Origin of disturbed
verb (used with object)
verb (used without object)
Origin of disturb
Examples from the Web for disturbed
Are you endlessly fascinated by the human condition or disturbed by it?
Disturbed by these suppositions and deciding not to tell my wife, I made the tea and took the tray to the bedroom.Knocking on Heaven's Door: True Stories of Unexplained, Uncanny Experiences at the Hour of Death|Patricia Pearson|August 11, 2014|DAILY BEAST
While Gibbs was clearly a disturbed individual, his followers appear to have been a bunch of ordinary young soldiers.‘Kill Team’: The Documentary the Army Doesn’t Want You to See|Andrew Romano|July 26, 2014|DAILY BEAST
She told me she was disturbed that any program would host him.
Actually, “creeped out” and “disturbed” would be better descriptors for the decidedly mixed reaction.Michael Jackson's Crazy Billboard Awards Performance and More Hologram Wins and Fails (VIDEO)|The Daily Beast|May 19, 2014|DAILY BEAST
The sound which had disturbed him was not repeated, and his two companions paid no regard to his remark.Sergeant Silk the Prairie Scout|Robert Leighton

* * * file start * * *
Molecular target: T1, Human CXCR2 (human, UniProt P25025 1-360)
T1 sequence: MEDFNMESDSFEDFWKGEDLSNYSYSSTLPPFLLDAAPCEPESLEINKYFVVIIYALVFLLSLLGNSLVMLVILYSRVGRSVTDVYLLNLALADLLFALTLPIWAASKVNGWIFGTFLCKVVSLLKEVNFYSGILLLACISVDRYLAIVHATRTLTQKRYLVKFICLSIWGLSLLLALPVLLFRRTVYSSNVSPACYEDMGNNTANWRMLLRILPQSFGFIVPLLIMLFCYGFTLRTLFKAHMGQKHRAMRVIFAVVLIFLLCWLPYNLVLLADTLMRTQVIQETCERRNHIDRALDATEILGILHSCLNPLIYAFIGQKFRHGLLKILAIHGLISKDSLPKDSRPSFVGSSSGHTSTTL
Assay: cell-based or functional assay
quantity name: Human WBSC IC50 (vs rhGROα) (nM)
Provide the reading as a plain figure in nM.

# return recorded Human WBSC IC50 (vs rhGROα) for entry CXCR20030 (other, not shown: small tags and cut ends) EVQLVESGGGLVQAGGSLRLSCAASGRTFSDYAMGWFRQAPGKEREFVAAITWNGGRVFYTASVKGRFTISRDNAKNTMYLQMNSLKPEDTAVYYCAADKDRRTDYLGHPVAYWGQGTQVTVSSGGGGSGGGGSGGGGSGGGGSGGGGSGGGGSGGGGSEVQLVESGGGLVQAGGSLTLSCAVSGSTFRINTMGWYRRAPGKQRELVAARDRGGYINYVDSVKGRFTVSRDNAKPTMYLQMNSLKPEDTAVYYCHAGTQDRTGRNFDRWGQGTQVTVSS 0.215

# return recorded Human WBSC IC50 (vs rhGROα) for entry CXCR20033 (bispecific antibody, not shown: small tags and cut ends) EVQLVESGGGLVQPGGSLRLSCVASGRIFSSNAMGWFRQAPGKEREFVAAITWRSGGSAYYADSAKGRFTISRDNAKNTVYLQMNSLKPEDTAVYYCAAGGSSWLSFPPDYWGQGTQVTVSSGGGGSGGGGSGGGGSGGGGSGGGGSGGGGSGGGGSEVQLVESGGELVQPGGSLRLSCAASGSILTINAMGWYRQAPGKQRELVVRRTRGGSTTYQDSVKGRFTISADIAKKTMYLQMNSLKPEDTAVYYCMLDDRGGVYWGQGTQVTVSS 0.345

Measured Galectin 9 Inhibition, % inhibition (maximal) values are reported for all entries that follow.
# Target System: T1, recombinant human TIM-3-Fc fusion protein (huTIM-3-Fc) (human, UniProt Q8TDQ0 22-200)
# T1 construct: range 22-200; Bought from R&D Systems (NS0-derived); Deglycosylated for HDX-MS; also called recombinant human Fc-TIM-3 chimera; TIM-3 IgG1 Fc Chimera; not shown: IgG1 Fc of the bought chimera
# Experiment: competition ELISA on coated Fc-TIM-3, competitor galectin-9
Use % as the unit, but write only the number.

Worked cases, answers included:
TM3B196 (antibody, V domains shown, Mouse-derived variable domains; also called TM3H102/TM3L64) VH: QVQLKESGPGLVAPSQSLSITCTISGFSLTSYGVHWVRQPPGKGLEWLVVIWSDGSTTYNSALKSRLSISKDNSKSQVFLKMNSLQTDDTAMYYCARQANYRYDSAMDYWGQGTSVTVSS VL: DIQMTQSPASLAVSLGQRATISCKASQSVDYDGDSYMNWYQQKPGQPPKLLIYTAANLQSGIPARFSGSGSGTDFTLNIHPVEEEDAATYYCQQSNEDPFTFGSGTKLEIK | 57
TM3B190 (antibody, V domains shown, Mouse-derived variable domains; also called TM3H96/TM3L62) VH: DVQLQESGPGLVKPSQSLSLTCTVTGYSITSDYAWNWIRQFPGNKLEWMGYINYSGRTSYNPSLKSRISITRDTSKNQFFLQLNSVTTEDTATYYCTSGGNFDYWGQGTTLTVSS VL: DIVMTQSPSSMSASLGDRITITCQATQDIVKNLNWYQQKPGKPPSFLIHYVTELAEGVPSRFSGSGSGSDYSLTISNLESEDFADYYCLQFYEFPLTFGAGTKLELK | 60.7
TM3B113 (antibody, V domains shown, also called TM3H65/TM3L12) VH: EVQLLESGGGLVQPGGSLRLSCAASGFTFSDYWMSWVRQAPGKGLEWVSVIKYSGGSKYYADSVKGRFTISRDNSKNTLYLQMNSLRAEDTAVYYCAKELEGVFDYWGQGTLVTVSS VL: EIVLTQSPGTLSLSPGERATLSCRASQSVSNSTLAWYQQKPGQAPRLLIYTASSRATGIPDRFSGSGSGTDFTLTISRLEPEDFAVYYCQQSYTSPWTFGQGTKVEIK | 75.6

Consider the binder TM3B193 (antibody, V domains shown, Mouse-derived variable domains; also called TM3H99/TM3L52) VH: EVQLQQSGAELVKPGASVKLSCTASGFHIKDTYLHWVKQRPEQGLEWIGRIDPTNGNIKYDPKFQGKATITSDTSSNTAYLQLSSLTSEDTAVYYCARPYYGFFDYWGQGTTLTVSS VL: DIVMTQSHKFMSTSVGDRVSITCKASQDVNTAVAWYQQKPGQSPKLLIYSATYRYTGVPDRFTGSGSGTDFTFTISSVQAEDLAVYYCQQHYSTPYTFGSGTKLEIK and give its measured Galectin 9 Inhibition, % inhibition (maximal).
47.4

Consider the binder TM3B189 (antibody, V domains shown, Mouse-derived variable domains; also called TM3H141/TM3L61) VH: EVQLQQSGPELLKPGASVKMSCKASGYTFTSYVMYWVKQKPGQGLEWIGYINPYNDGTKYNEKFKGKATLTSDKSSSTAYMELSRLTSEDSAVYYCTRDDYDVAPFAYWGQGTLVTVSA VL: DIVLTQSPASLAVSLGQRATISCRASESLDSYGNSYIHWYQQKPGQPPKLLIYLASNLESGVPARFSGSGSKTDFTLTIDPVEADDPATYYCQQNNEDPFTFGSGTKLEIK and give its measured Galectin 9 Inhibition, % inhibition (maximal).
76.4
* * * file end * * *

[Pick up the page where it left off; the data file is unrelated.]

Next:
He had disturbed her mind and given her something that she had to think about.The Squire's Daughter|Archibald Marshall
The motley passengers were all sound asleep; no one had been disturbed by the fracas.Pirates of the Gorm|Nat Schachner
At the end of some days disturbed by the silence of the King, she ventured to touch upon the subject.The Memoirs of Louis XIV., His Court and The Regency, Complete|Duc de Saint-Simon
Now she reproached herself because she could not immediately silence this fancy of disturbed nerves.The Mormon Prophet|Lily Dougall
Word Origin for disturb
past participle adjective from disturb. Meaning "emotionally or mentally unstable" is from 1904.
c.1300, "to stop or hinder," from Old French destorber (Old North French distourber) and directly from Latin disturbare "throw into disorder," from dis- "completely" (see dis-) + turbare "to disorder, disturb," from turba "turmoil" (see turbid).
Meaning "to frighten" is late 13c.; that of "to stir up, agitate" is c.1300. Related: Disturbed; disturbing; disturbingly. Middle English also had distourbler (n.) "one who disturbs or incites" (late 14c.).